I’m so excited about this that I’m using exclamation marks: Coin-Operated Americans: Rebooting Boyhood at the Video Game Arcade, the book I’ve been working on since sometime in 2009 or so, now has an actual cover and is available on pre-order from Barnes & Noble. I first saw the cover a few weeks ago, but I’ve been sitting tight until it started cropping up somewhere outside my inbox. Now that it’s out on the wilds of the Internet, I figure I’m allowed to share.
The official about reads like so:
Video gaming: it’s a boy’s world, right? That’s what the industry wants us to think. Why and how we came to comply are what Carly A. Kocurek investigates in this provocative consideration of how an industry’s craving for respectability hooked up with cultural narratives about technology, masculinity, and youth at the video arcade.
From the dawn of the golden age of video games with the launch of Atari’s Pong in 1972, through the industry-wide crash of 1983, to the recent nostalgia-bathed revival of the arcade, Coin-Operated Americans explores the development and implications of the “video gamer” as a cultural identity. This cultural-historical journey takes us to the Twin Galaxies arcade in Ottumwa, Iowa, for a close look at the origins of competitive gaming. It immerses us in video gaming’s first moral panic, generated by Exidy’s Death Race (1976), an unlicensed adaptation of the film Death Race 2000. And it ventures into the realm of video game films such as Tron and WarGames, in which gamers become brilliant, boyish heroes.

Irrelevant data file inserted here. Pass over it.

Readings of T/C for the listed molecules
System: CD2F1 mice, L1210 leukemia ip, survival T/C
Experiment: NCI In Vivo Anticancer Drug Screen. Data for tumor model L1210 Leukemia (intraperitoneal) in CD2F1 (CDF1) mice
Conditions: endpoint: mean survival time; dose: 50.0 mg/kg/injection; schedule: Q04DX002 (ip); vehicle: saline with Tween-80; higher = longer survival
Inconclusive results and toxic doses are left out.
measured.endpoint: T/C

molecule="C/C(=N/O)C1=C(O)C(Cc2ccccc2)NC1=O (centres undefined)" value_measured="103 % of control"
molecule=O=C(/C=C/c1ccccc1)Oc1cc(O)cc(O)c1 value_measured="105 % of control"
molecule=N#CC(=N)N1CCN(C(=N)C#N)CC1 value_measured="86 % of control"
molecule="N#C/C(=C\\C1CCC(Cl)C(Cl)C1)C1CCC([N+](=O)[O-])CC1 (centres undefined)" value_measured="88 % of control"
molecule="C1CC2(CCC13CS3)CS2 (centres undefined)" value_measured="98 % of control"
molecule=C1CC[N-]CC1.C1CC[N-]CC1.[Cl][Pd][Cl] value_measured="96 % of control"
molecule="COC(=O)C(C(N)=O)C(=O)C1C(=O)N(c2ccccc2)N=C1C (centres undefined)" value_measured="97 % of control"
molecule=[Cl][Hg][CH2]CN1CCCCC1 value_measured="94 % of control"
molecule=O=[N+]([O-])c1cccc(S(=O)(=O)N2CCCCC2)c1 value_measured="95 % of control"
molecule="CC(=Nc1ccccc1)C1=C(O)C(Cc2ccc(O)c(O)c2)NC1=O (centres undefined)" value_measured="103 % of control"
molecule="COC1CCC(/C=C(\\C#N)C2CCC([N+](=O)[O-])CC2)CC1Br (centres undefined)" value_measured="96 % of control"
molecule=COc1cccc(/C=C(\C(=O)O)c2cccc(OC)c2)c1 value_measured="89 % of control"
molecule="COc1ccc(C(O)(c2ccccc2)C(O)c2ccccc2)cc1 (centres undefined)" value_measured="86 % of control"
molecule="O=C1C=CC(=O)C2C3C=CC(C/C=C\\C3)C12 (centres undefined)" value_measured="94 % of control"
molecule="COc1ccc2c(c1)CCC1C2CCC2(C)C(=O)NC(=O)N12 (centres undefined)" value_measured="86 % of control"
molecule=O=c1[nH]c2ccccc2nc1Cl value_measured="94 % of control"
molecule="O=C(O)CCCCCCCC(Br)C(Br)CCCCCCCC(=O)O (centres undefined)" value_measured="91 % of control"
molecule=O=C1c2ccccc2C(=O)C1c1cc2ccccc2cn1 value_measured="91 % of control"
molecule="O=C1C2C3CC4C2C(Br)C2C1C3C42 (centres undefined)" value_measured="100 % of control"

The book is being published by University of Minnesota Press, and will hit shelves officially sometime in September. For now, though, you can preorder hardback and paperback. I believe an ebook is also forthcoming.